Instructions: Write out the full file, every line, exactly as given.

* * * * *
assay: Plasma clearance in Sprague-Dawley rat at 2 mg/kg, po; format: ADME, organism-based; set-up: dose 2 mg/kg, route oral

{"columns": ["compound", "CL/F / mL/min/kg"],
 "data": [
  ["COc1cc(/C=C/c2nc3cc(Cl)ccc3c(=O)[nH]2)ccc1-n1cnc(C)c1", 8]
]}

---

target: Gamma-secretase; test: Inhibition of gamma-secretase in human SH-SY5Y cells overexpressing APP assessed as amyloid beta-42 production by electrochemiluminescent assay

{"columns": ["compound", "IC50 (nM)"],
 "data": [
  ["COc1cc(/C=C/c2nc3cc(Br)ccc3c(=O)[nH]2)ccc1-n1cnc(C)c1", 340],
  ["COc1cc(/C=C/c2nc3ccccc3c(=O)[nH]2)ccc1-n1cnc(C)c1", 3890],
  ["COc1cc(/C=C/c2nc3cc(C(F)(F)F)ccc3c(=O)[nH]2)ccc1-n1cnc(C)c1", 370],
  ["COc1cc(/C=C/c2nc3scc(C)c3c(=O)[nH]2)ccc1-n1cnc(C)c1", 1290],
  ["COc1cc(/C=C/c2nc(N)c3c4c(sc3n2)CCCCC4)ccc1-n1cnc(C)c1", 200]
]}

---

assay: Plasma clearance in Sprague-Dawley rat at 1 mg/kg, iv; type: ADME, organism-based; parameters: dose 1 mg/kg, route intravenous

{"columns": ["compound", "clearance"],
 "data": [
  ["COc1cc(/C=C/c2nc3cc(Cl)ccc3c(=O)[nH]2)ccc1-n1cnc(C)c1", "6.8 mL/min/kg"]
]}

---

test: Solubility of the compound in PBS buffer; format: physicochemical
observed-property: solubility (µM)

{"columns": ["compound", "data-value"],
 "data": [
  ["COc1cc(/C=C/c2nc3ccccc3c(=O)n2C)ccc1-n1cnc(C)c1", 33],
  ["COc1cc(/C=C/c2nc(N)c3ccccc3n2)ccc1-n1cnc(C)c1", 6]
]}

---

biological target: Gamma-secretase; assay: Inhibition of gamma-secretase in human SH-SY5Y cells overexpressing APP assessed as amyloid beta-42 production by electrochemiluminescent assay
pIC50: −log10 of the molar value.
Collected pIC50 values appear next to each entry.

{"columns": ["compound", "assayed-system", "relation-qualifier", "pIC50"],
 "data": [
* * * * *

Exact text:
assay: Plasma clearance in Sprague-Dawley rat at 2 mg/kg, po; format: ADME, organism-based; set-up: dose 2 mg/kg, route oral

{"columns": ["compound", "CL/F / mL/min/kg"],
 "data": [
  ["COc1cc(/C=C/c2nc3cc(Cl)ccc3c(=O)[nH]2)ccc1-n1cnc(C)c1", 8]
]}

---

target: Gamma-secretase; test: Inhibition of gamma-secretase in human SH-SY5Y cells overexpressing APP assessed as amyloid beta-42 production by electrochemiluminescent assay

{"columns": ["compound", "IC50 (nM)"],
 "data": [
  ["COc1cc(/C=C/c2nc3cc(Br)ccc3c(=O)[nH]2)ccc1-n1cnc(C)c1", 340],
  ["COc1cc(/C=C/c2nc3ccccc3c(=O)[nH]2)ccc1-n1cnc(C)c1", 3890],
  ["COc1cc(/C=C/c2nc3cc(C(F)(F)F)ccc3c(=O)[nH]2)ccc1-n1cnc(C)c1", 370],
  ["COc1cc(/C=C/c2nc3scc(C)c3c(=O)[nH]2)ccc1-n1cnc(C)c1", 1290],
  ["COc1cc(/C=C/c2nc(N)c3c4c(sc3n2)CCCCC4)ccc1-n1cnc(C)c1", 200]
]}

---

assay: Plasma clearance in Sprague-Dawley rat at 1 mg/kg, iv; type: ADME, organism-based; parameters: dose 1 mg/kg, route intravenous

{"columns": ["compound", "clearance"],
 "data": [
  ["COc1cc(/C=C/c2nc3cc(Cl)ccc3c(=O)[nH]2)ccc1-n1cnc(C)c1", "6.8 mL/min/kg"]
]}

---

test: Solubility of the compound in PBS buffer; format: physicochemical
observed-property: solubility (µM)

{"columns": ["compound", "data-value"],
 "data": [
  ["COc1cc(/C=C/c2nc3ccccc3c(=O)n2C)ccc1-n1cnc(C)c1", 33],
  ["COc1cc(/C=C/c2nc(N)c3ccccc3n2)ccc1-n1cnc(C)c1", 6]
]}

---

biological target: Gamma-secretase; assay: Inhibition of gamma-secretase in human SH-SY5Y cells overexpressing APP assessed as amyloid beta-42 production by electrochemiluminescent assay
pIC50: −log10 of the molar value.
Collected pIC50 values appear next to each entry.

{"columns": ["compound", "assayed-system", "relation-qualifier", "pIC50"],
 "data": [